Compliance with new disclosure regulations, which go into effect in April, will cost money and resources. However, they are also an opportunity to strengthen their rewards programs.
More than four decades after the Equal Pay Act came into force in the United Kingdom (UK), research finds that on average women still earn less than their male colleagues. Whilst the gap for both full-time and part-time employees has been reduced from 27.5% in 1997 to 18.1% in 2016, according to the Office for National Statistics, the pace of change is not fast enough.
In an effort to facilitate greater pay equity, the UK government has recently introduced a new mandatory disclosure requirement. The Gender Pay Gap Reporting Regulations, which go into effect in April 2017, place more emphasis on employers to scrutinize their reward practices and disclose their gender pay gap.
What the Regulations Require
The regulations require all private and voluntary sector employers with at least 250 “relevant” employees, regardless of parent company country of origin or private or public structure, to annually disclose the comparative difference between average male and female pay.
The first relevant pay period will be April 2016 to April 2017, to be reported by April 2018. Companies will need to be prepared to take a snapshot of their employees’ pay on 5 April 2017. Employers are required to disclose the following:
- Average and median hourly pay gap (including bonus pay, shift pay, maternity pay, car allowance, etc.) in the pay period
- Average bonus pay gap (including short-term and long-term incentives and sales commission) in the 12 months before 5 April each year
- The percentage of male and female employees who receive bonuses
- Quartile bands showing the distribution of men and women in salary quartiles
The Government Equalities Office published additional guidance in January 2017 on how to calculate pay, pay periods, define relevant employees and more.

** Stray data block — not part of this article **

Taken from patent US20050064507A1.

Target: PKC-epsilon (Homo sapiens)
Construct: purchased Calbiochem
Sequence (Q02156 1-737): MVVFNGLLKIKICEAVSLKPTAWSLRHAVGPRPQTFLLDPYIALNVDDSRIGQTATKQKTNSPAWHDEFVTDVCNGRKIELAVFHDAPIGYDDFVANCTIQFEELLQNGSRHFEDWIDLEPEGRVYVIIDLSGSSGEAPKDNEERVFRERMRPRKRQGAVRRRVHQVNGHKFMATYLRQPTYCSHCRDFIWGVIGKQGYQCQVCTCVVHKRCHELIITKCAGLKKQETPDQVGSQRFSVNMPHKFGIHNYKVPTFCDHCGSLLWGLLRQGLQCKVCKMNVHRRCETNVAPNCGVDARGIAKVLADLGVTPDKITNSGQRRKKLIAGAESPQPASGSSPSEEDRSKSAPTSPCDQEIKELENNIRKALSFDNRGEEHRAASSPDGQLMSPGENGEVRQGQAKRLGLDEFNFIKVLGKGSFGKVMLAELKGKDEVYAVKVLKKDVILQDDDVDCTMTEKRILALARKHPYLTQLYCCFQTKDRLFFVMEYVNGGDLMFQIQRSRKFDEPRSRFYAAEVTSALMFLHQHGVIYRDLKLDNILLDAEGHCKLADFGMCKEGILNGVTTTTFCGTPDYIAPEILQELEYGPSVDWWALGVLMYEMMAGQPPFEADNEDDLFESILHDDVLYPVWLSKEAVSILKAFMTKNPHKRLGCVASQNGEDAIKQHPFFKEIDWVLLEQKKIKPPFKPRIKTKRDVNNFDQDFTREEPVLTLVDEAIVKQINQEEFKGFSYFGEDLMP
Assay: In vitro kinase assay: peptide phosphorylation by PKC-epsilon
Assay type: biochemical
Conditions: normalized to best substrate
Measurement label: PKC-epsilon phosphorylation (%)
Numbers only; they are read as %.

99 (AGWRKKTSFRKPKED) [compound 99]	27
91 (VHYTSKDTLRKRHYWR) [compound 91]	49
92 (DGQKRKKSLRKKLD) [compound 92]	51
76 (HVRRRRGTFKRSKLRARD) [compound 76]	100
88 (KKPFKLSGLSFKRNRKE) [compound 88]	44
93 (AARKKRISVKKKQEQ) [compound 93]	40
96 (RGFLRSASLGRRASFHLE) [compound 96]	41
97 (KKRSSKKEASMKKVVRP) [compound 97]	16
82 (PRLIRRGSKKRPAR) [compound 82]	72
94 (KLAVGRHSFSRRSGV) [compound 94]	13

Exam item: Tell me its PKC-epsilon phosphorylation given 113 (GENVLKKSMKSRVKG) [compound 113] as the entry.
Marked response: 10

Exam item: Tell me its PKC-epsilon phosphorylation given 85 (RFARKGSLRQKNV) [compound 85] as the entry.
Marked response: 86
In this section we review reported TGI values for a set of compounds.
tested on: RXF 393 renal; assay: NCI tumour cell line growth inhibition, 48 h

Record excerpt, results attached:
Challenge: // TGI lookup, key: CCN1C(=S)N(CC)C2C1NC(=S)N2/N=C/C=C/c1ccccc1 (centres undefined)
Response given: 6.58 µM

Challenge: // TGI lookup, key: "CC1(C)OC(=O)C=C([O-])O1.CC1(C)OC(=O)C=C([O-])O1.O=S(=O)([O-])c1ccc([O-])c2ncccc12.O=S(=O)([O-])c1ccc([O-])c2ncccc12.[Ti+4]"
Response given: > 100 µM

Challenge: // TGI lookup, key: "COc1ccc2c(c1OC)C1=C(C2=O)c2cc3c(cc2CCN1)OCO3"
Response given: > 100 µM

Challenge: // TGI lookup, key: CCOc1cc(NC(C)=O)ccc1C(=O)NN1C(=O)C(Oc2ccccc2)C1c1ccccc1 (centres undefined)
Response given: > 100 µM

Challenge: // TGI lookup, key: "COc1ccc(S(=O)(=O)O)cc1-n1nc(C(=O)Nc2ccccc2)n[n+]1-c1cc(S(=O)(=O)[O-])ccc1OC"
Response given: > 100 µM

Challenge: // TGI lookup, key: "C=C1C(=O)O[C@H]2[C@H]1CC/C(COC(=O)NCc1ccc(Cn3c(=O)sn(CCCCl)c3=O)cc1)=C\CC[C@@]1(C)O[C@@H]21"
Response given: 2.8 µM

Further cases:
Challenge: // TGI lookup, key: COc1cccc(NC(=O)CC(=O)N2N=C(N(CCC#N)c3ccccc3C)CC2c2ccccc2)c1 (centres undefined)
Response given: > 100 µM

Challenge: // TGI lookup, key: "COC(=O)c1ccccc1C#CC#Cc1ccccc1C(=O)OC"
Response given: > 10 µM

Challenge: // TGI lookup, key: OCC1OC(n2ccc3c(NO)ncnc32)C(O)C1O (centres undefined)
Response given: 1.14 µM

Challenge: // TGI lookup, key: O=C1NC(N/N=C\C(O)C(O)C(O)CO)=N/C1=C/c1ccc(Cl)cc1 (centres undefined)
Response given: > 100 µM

The regulations require employers to publish the information at any time within 12 months of the snapshot date and by April 2018. The information will be published annually on each company’s website, and on a central government website, allowing for comparisons between organisations.
With this new disclosure requirement, it is clear the UK government is not only trying to raise awareness of the issue by facilitating greater transparency of gender pay gaps— they are also encouraging companies to take action to close the gender pay gap. In its guidance from last month, the Government Equalities Office encouraged companies to:
- Reconsider their family-friendly leave policies (e.g., encourage males to also take time off)
- Review flexible working arrangements (e.g., consider whether to expand for certain jobs and job levels; consider whether they currently inhibit promotions and career advancement)
- Review career and talent development (e.g., identify and address gaps where female employees are less likely to take advantage of training and development opportunities)
- Ensure fairness in pay through transparency mechanisms (e.g., better manager communication, clear performance evaluations)
Whilst the new disclosure regulations can open companies up to potential litigation and operational costs, including the financial impact of reworking pay systems to mitigate risks, we see the new disclosure requirement as having a positive impact if organisations take a proactive approach that goes beyond compliance.
Effective rewards practices that address pay discrepancies and are communicated to customers, shareholders and prospective employees will enhance the employee value proposition, helping attract key talent to your business and engaging your current workforce. On balance, companies that view the law as an opportunity to address systemic risks in their rewards program will be well-positioned to enhance their rewards and talent programs for the future.
Your organization should take the following actions right away:
- Ensure you are prepared to comply with the basic requirements of the new disclosure
- Consider how to position the information in a narrative, and prepare public relations and communication teams
- Analyze your internal pay data to determine whether you should conduct an equal pay audit
- Take remedial action and address issues before the first reporting period
Radford and Aon Hewitt offer services to help you navigate these requirements, and advance your overall diversity agenda. We provide gender pay gap reporting support, equal pay auditing, equal pay review, technical expertise and advice, and long-term planning support for diversity, inclusion, talent management and risk management. Click here to learn more about each of these services.
A well-structured compensation system sets a sound foundation for pay fairness, but taking the extra steps to ensure pay equity and check for any discrepancies arising out of factors like gender, race and ethnicity is always a good idea.
If you have questions about compliance with the new regulations or additional questions about your rewards program, please write to email@example.com.